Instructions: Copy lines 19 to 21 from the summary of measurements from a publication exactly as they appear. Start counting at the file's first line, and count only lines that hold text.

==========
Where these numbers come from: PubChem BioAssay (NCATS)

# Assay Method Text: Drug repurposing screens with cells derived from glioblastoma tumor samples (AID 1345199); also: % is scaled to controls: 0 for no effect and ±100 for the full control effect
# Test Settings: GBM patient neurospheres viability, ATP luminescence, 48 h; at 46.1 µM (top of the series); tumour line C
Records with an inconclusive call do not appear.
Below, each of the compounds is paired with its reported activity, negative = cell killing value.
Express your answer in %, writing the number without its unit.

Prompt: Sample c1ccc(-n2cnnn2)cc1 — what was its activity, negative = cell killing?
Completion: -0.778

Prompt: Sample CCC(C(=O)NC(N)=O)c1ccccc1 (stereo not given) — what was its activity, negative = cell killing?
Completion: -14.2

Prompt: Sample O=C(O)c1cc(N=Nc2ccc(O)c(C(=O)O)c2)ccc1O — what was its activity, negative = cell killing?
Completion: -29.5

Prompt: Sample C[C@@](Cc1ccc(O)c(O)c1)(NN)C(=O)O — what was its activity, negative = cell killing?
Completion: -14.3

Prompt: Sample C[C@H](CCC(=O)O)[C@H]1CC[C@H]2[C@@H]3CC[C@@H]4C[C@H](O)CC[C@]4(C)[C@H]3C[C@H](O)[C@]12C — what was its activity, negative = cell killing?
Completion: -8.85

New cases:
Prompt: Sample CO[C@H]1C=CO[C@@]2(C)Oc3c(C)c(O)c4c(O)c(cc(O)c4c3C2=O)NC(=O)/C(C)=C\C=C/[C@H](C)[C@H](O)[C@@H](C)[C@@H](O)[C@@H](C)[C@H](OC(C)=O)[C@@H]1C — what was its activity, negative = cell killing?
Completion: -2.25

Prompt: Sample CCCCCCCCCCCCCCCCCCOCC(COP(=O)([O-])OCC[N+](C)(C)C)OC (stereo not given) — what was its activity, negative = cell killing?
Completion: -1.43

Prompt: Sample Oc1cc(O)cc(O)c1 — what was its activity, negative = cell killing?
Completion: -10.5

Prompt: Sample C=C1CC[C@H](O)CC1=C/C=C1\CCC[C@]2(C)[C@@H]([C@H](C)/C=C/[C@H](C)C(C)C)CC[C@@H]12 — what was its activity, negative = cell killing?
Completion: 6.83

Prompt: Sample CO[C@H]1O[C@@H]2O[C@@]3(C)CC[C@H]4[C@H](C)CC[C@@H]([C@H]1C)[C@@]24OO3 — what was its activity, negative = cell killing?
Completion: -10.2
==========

Completion: -2.25

Prompt: Sample CCCCCCCCCCCCCCCCCCOCC(COP(=O)([O-])OCC[N+](C)(C)C)OC (stereo not given) — what was its activity, negative = cell killing?
Completion: -1.43